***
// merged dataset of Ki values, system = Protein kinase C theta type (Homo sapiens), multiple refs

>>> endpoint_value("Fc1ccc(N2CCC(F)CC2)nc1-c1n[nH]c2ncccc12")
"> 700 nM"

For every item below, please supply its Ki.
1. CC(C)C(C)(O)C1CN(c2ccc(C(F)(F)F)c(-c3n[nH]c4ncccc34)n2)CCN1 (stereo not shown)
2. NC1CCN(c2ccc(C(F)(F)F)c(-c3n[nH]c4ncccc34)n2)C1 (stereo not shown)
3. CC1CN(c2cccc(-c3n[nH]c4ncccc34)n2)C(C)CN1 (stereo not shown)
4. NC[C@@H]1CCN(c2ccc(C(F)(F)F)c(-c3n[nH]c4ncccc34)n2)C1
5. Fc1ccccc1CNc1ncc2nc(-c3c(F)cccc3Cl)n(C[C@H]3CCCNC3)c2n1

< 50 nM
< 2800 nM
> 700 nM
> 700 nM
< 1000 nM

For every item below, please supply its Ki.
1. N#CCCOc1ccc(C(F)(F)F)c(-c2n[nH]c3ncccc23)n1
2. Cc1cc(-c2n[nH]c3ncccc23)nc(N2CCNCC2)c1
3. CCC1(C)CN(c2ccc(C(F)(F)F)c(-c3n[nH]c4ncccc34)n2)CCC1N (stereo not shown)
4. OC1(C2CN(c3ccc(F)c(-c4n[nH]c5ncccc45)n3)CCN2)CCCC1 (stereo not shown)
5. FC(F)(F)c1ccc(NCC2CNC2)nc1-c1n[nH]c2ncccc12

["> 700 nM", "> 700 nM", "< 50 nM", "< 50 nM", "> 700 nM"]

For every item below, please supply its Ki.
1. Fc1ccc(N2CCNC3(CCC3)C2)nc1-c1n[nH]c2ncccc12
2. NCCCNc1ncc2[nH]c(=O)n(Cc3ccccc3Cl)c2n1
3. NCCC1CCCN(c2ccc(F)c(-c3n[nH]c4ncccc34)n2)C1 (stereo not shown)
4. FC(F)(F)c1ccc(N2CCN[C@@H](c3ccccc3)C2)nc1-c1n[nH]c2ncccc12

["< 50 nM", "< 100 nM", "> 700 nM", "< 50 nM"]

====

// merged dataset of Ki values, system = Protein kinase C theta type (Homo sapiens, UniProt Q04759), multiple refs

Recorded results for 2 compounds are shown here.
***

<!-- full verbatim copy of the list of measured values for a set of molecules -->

// merged dataset of Ki values, system = Protein kinase C theta type (Homo sapiens), multiple refs

>>> endpoint_value("Fc1ccc(N2CCC(F)CC2)nc1-c1n[nH]c2ncccc12")
"> 700 nM"

For every item below, please supply its Ki.
1. CC(C)C(C)(O)C1CN(c2ccc(C(F)(F)F)c(-c3n[nH]c4ncccc34)n2)CCN1 (stereo not shown)
2. NC1CCN(c2ccc(C(F)(F)F)c(-c3n[nH]c4ncccc34)n2)C1 (stereo not shown)
3. CC1CN(c2cccc(-c3n[nH]c4ncccc34)n2)C(C)CN1 (stereo not shown)
4. NC[C@@H]1CCN(c2ccc(C(F)(F)F)c(-c3n[nH]c4ncccc34)n2)C1
5. Fc1ccccc1CNc1ncc2nc(-c3c(F)cccc3Cl)n(C[C@H]3CCCNC3)c2n1

< 50 nM
< 2800 nM
> 700 nM
> 700 nM
< 1000 nM

For every item below, please supply its Ki.
1. N#CCCOc1ccc(C(F)(F)F)c(-c2n[nH]c3ncccc23)n1
2. Cc1cc(-c2n[nH]c3ncccc23)nc(N2CCNCC2)c1
3. CCC1(C)CN(c2ccc(C(F)(F)F)c(-c3n[nH]c4ncccc34)n2)CCC1N (stereo not shown)
4. OC1(C2CN(c3ccc(F)c(-c4n[nH]c5ncccc45)n3)CCN2)CCCC1 (stereo not shown)
5. FC(F)(F)c1ccc(NCC2CNC2)nc1-c1n[nH]c2ncccc12

["> 700 nM", "> 700 nM", "< 50 nM", "< 50 nM", "> 700 nM"]

For every item below, please supply its Ki.
1. Fc1ccc(N2CCNC3(CCC3)C2)nc1-c1n[nH]c2ncccc12
2. NCCCNc1ncc2[nH]c(=O)n(Cc3ccccc3Cl)c2n1
3. NCCC1CCCN(c2ccc(F)c(-c3n[nH]c4ncccc34)n2)C1 (stereo not shown)
4. FC(F)(F)c1ccc(N2CCN[C@@H](c3ccccc3)C2)nc1-c1n[nH]c2ncccc12

["< 50 nM", "< 100 nM", "> 700 nM", "< 50 nM"]

====

// merged dataset of Ki values, system = Protein kinase C theta type (Homo sapiens, UniProt Q04759), multiple refs

Recorded results for 2 compounds are shown here.